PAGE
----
Ask your average churchgoer what their spiritual gifts are, and you may get a blank stare. Not many of us can say with certainty what God has supernaturally equipped us to do. And yet the Bible is clear that spiritual gifts are not just for pastors (Rom. 12:4–8).
Perhaps it feels audacious to claim discernment as our gift and no less prideful to claim wisdom or mercy. For others, defining their gift puts pressure on them and they’d rather leave ministry to the “professionals.” Still others simply have no idea how to begin to discover what our gifts actually are.
Theologian J.I. Packer’s book Keep in Step with the Spirit has been immensely helpful for me in bringing clarity to this issue. While the gifts function more like a footnote than a main theme in this book, his insight on the topic is invaluable.
What I Learned
1. Every believer has a gift.
According to Packer, “All Christians have gifts and tasks of their own within the church’s total ministry.” Ministry is not just for the pastors and clergy, it is “a necessary part of everyone’s discipleship.”
Many of us have wondered whether our spiritual gifts really matter. We see the highly visible gifts of preaching, teaching, and evangelism as “real ministry” and feel no compulsion to practice our “lesser” gifts with equal zeal. This logic may seem sound, but it is profoundly unbiblical.
The apostle Paul said that Christ gave us the “apostles, the prophets, the evangelists, the shepherds and teachers, to equip the saints for the work of ministry” (Eph. 4:11–12, emphasis added). In other words, your pastor equips you for the ministry of your local church.
It shouldn’t surprise us then that Paul is so eager to have Christians exercise their spiritual gifts. He warns Timothy, “Do not neglect the gift you have” (1 Tim. 4:14) and seems no less eager to have every member of the Body of Christ participating in their various roles (1 Cor. 12:14–19).
While it may not be essential to nail down with certainty the shape and boundaries of our giftings, it is helpful to have some idea. With so many things rallying for our time and attention, a defined spiritual gift helps us know what to prioritize.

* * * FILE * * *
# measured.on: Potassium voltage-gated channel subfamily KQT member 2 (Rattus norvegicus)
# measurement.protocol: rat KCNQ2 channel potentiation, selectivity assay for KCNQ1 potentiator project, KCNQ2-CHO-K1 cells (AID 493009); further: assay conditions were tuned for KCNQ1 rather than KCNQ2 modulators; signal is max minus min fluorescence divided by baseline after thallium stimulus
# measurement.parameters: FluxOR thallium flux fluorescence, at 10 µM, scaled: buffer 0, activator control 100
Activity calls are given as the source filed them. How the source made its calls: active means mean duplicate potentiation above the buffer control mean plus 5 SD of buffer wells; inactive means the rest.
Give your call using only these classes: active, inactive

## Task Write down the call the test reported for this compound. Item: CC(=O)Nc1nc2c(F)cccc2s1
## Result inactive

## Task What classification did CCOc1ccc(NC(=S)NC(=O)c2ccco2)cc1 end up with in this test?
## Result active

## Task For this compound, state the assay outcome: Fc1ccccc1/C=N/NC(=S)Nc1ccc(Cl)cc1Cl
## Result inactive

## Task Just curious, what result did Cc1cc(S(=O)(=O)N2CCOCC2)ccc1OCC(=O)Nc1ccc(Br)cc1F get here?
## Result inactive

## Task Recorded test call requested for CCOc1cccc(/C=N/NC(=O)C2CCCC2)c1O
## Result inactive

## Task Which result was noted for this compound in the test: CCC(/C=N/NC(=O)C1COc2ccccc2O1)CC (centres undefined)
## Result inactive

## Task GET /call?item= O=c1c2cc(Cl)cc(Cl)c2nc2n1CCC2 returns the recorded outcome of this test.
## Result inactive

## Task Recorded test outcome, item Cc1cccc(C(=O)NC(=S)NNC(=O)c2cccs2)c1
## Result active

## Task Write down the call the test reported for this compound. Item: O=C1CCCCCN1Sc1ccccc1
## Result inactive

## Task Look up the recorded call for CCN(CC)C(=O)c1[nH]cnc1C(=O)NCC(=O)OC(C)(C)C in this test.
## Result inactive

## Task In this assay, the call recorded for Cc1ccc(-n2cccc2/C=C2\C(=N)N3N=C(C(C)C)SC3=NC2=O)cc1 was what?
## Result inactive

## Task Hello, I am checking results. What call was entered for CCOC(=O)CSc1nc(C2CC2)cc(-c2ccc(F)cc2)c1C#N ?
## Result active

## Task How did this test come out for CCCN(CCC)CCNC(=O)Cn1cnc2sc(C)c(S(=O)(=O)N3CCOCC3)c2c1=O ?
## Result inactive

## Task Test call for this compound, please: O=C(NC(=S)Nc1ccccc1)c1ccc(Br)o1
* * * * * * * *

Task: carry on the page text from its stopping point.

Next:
2. Spiritual gifts must be defined as Christ’s work in our midst.
The reason many of us feel presumptuous in claiming a spiritual gift is because we have wrongly assumed that our spiritual gifts are about us. But as Packer points out, “spiritual gifts must be defined in terms of Christ, as actualized powers of expressing, celebrating, displaying and so communicating Christ in one way or another, either by word or by deed. They would not be edifying otherwise.”
They are not natural abilities and skills, nor on the other hand, a sort of “supernatural novelty,” as Packer puts it. Spiritual gifts are given “in Christ” (1 Cor. 1:4, 7), and they are for the common good and edification of the church (1 Cor. 12:7; Eph. 4:12, 16).
We don’t need to feel embarrassed about naming and exercising our spiritual gifts because they are not about us. Instead, our gifts display, celebrate, express, and communicate Christ.
3. It is only a gift if and when God uses it to edify.
This point is closely connected to the last one. There must be outward, visible edification of the church when you exercise your spiritual gift. If there is none, it’s not a spiritual gift. An inward prompting and desire is important, but we must also have outward confirmation that others see and recognize God’s work through us.
Packer says, “We need to draw a clear distinction between use of our abilities rather than the abilities themselves that constitute charismata [spiritual gifts]. If no regular, identifiable spiritual benefit for others or ourselves results from what we do, we should not think of our capacity to do it as a spiritual gift.”
Getting input from pastors, small group leaders, and others in your church is essential. Just because you are a great orator doesn’t mean you have the gift of teaching. And just because you think you have the gift of discernment doesn’t mean you do.
On the flip side, God may empower you to serve the church in ways unexpected and perhaps against your natural inclinations. I will never forget reading about John Piper’s intense fear of public speaking. In his book Future Grace, he recounts how he made a vow to God before he had to pray publicly: “Lord, if you will bring me through this without letting my voice break, I will never again turn down a speaking opportunity for you out of anxiety.” Thank God that his fear of public speaking didn’t cause him to dismiss the idea that he could be gifted in speech!
4. Gifts of speech and gifts of service are theologically equal.
Many of us imagine a false hierarchy between the gifts of speech and what Packer calls “Samaritanship,” that is, “the loving helpful response to others’ physical and material needs.”
When our giftings fall into the realm of Samaritanship, they are often less visible and prominent than gifts of speech. For this reason, we tend to view them as less important. But the church is not like the world in how it assigns value.
Packer says, “From heaven Christ uses Christians as his mouth, his hands, his feet, even his smile; it is through us, his people, that he speaks and acts, meets, loves and saves here and now in this world.”
Is Christ’s smile any less important than His words? Are His hands and His feet? As Paul says, “If the whole body were an eye, where would be the sense of hearing? If the whole body were an ear, where would be the sense of smell?” (1 Cor. 12:17). Even those who seem to be weaker are essential members of the Body (v. 22).
We are all “created in Christ Jesus for good works” (Eph. 2:10). When we feel uncertain about our spiritual gifts, the best thing we can do is start serving in our local church and see what God does. When our internal desires line up with external affirmation and identifiable spiritual benefit, we are on our way.